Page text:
The cover of this novel is striking and colorful, signalling a South Asian tale. Readers may be surprised to discover that it's both dystopian -- and, in part, a verse novel. The detail is absorbing and the political landscape surprising, and the conclusion is just enigmatic enough to be hopeful -- scary -- and perfect. I found this to be a beautiful book.
Summary: It's 2054, and portable ultrasounds, a low-cost and useful medical innovation from our time, have had an unexpected and negative effect on the sprawling population of India that's already beginning in our time. Parents, carefully looking at the cloudy images for a child who will fill their coffers, protect them in their old age and bring honor to their families have chosen boys, boys, boys, boys, boys -- for too long. The obvious and natural effect of illegally abandoning girls in parks and aborting them with risky home procedures is a decades later 5:1 ration of boys to girls. Suddenly girls are precious and wanted, no -- demanded, and an endangered commodity. Sold to the highest bidder, competed for, abducted -- the world is dangerous for women in all ways. From an honest desire to turn their nation around, the women of Koyanagar take power into their own hands politically. They then wall their State and community, and create Tests to give five boys from anywhere in their region and throughout the city a solid chance to marry one of the few girls in the community -- and to allow girls choices again -- so long as their choice is to marry and bear daughters and support the system.
It quickly becomes obvious that not all is acceptable to the young people of the city. Boys have futures as limited as girls once were -- marry, protect Koyanagar's wall as a guard or be a manservant, fetching and carrying in a house - or be ground under the heels of society, if you're not worthy of supporting it. Those, according to Five, are false choices, one and all. In Sudasa's life, choices have been twisted out of all bearing. Women make all the decisions in her society, and the older the woman, the more influence. Sudasa's dragon-lady Nani is old and steeped in guile, and has cowed Sudasa's mother -- and her father -- and even her eldest sister -- for all of her life. Sudasa discovers to her horror that she is definitely a commodity, only this time, unlike the Koyangar girls in history, she is being offered up on the altar of her Nani's ambition.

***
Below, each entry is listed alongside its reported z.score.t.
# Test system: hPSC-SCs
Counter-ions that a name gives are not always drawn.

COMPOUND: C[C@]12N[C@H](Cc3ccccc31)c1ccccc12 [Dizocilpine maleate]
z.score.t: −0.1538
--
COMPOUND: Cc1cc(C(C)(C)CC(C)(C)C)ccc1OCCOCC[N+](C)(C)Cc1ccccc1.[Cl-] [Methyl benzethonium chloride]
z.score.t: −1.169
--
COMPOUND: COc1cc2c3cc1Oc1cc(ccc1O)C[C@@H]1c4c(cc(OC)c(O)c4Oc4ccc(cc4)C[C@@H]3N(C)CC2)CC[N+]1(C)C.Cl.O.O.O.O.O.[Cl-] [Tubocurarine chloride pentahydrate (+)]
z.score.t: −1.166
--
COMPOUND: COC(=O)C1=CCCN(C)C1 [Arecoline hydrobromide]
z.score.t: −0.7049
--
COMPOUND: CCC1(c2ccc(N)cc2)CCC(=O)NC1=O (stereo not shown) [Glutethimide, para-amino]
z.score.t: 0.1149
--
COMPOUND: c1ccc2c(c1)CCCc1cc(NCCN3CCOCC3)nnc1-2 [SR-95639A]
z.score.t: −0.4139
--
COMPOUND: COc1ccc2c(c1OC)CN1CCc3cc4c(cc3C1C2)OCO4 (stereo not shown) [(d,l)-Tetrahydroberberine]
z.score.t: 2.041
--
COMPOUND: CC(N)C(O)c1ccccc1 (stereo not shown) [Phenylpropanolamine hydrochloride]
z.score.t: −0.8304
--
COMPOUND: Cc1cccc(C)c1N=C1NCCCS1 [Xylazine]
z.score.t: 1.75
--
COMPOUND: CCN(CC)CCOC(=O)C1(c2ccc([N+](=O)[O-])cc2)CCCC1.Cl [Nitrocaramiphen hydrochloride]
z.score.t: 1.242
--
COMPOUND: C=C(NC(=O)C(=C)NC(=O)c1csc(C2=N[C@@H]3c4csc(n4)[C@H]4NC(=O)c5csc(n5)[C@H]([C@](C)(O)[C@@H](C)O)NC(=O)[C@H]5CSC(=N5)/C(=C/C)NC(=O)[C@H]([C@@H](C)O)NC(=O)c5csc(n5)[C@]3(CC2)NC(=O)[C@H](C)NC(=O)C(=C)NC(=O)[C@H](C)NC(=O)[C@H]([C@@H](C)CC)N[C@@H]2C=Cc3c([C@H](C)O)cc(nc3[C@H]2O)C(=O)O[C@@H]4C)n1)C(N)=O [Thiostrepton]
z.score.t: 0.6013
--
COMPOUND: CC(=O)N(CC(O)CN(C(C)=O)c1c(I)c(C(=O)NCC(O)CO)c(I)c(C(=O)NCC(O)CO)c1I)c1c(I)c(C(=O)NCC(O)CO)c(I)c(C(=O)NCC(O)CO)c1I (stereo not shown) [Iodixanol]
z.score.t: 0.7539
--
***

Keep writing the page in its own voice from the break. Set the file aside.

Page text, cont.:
Still, life and death choices have a way of presenting themselves, but does everyone have the courage to ...live?
Peaks: In this carefully paced narrative, told in alternating blank verse from Sudasa and prose from a boy she calls "Five," a picture of a future India is sketched, then filled in with precise detail. It's exciting that it's actually India -- how often does it get to star in a dystopian novel? Gender disparities, identity, gender politics, choice and freedom are great, meaty topics that a reader can sink their teeth into, even in blank verse. Five is a thoughtful, worthy -- angry character, rightly protesting a completely ridiculous system which has cast him as a competitor -- despite that not being his choice. His inability to quiet his conscience makes him a very realistic, believable character. Sudasa is obedient and compliant on the surface, but soaked in grief and a terrified resignation that this is all there is to life. Despite the calmly presented verse, her mind beats against the bars of her prison like a panicked bird. The phrase "quiet desperation" really fits.
Another strong positive for me, along with the political is that there is no romance in this novel. None. No 11th hour insta-love between strangers. No sneakily planted seeds of passion. Nothing but terrifying uncertainty about an endlessly hideous or uncertain future -- as it should be, in a society which forces arranged marriages.
The author is not Indian, but her acknowledgements list friends and associates who helped her with cultural accuracy. Huzzah.
Valleys: Readers who don't appreciate quiet, thoughtful books may need to select something else, but for many of us, the premise of the dystopian plot is clear and the promise of the story is fulfilled in a fresh and original way.
Conclusion: A strong debut from Holly Bodger with a relevant, original dystopian premise digging into issues of gender and politics and choices in an unusual way.
I received my copy of this book courtesy of Knopf Books via NetGalley. After May 15th, 2015, can find 5 to 1 by Holly Bodger at an online e-tailer, or at a real life, independent bookstore near you!